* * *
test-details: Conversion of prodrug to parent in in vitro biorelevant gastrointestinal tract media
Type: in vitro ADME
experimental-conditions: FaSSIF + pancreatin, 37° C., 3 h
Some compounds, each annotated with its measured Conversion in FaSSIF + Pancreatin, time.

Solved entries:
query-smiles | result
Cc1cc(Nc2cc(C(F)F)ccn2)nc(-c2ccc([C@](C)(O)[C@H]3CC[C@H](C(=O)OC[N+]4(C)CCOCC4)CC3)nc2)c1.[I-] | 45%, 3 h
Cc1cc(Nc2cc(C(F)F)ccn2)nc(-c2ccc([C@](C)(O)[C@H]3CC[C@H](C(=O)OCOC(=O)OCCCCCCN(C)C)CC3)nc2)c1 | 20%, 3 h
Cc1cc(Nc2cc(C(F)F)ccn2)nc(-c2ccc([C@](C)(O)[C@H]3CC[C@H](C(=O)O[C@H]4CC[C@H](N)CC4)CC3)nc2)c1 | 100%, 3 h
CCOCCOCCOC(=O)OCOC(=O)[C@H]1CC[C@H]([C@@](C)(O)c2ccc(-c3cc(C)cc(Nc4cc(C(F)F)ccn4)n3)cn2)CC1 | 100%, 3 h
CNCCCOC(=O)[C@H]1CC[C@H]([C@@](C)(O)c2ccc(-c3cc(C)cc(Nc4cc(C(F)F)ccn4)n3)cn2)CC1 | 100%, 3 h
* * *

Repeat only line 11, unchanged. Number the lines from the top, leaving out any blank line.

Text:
CNCCCOC(=O)[C@H]1CC[C@H]([C@@](C)(O)c2ccc(-c3cc(C)cc(Nc4cc(C(F)F)ccn4)n3)cn2)CC1 | 100%, 3 h